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June 27 — Sustainability is climbing the corporate ladder as environmental and social efforts move more firmly into the purview of chief executive officers and boards of directors.
Professionals in the field say it reflects a recognition that sustainability can matter to strategy.
“A lot of companies that are committed at the top are bringing the sustainability mindset into the strategy realm where it’s not just talked about but played out,” Dave Stangis, vice president of corporate responsibility and chief sustainability officer at Campbell’s Soup Co., told Bloomberg BNA.
Stangis is one of several sustainability leaders at companies with revenues greater than $1 billion who report more directly to the C-suite or board of directors than they have in the past, a recent survey by GreenBiz Group and sustainability recruiter Weinreb Group showed.
The level of CEO commitment to sustainability seems to going up as well. Nearly all CEOs who are members of a United Nations corporate sustainability initiative say they feel a personal obligation to be able to articulate a purpose that goes beyond the basics of doing business, according to a new study from Accenture Strategy.
“You could argue cynically they feel more pressure, or they intrinsically recognize the challenge and they feel more obligated,” said Accenture Strategy’s Peter Lacy, who has advised executives and senior management at companies such as Coca-Cola and General Electric.
More than two-thirds of CEOs surveyed say sustainability is part of their board-level discussions and over half see sustainability in their strategies.
One often-cited example of CEO engagement on sustainability is Unilever chief Paul Polman. Since he took the helm, the consumer goods giant has been ranked as the world’s most sustainable company six straight years in a survey conducted by GlobeScan and SustainAbility.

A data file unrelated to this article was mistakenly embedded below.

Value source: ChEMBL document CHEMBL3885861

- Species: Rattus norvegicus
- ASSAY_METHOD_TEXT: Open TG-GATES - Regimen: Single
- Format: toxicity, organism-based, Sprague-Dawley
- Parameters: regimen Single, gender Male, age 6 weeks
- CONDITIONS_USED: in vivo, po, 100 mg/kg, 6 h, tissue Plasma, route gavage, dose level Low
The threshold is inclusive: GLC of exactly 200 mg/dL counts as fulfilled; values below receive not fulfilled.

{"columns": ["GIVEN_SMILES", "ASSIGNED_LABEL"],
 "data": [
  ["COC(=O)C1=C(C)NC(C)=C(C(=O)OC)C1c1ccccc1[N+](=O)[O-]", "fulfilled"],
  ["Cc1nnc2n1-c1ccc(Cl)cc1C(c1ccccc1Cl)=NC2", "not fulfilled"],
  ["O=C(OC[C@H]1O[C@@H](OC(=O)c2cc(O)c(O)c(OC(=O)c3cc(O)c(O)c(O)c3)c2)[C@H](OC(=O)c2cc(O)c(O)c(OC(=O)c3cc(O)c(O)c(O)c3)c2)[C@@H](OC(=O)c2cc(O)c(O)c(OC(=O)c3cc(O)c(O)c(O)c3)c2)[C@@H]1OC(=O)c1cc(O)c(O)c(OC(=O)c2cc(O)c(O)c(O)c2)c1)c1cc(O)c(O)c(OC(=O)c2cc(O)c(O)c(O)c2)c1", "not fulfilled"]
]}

“What makes Unilever rare is that in the consumer products value chain, you very rarely see executives able to think about these issues at a strategic level” because “they don’t seem core to your typical executive running a shampoo brand or making a food product,” Andrew Winston, an adviser, author and speaker on sustainable business issues, said in an interview.
But they are becoming increasingly relevant as the British-Dutch multinational’s so-called sustainable living brands, such as Dove and Ben & Jerry’s, grow faster than the rest of its business. These brands delivered nearly half of Unilever’s total growth in 2015.
Other consumer-facing companies that are making sustainability part of their core mission include Ikea and Patagonia, according to the SustainAbility Leaders survey.
Job titles offer another sign that sustainability is maturing.
The person in charge of sustainability efforts was most often a manager in 2004, according to an analysis by the Weinreb Group. But today the highest-ranking sustainability executive tends to be a vice president or director.
Stangis is proof of how the profession has evolved. The sustainability veteran joined Campbell's from Intel Corp., where he invented the role of corporate responsibility director.
“We actually posted the job,” Stangis said. “Even though I created the job, I still had to compete for it.”
He has done the same at Campbell's. Now that sustainability is part of the nearly 150-year-old company’s branding—“real food that matters for life’s moments”—Stangis reports directly to the company’s chief executive officer.
There are fewer layers between Microsoft Corp. CEO Satya Nadella and chief sustainability strategist Rob Bernard too.
“It’s, I think, a heightened awareness of the opportunities we have to hopefully make a positive difference,” Bernard told Bloomberg BNA. The company is “going deeper” into different sustainability subjects simultaneously, he said, from powering data centers with renewables to saving energy through the Internet of Things.
“What’s enabling that is more and more of our partners and customers are raising this issue,” Bernard said.
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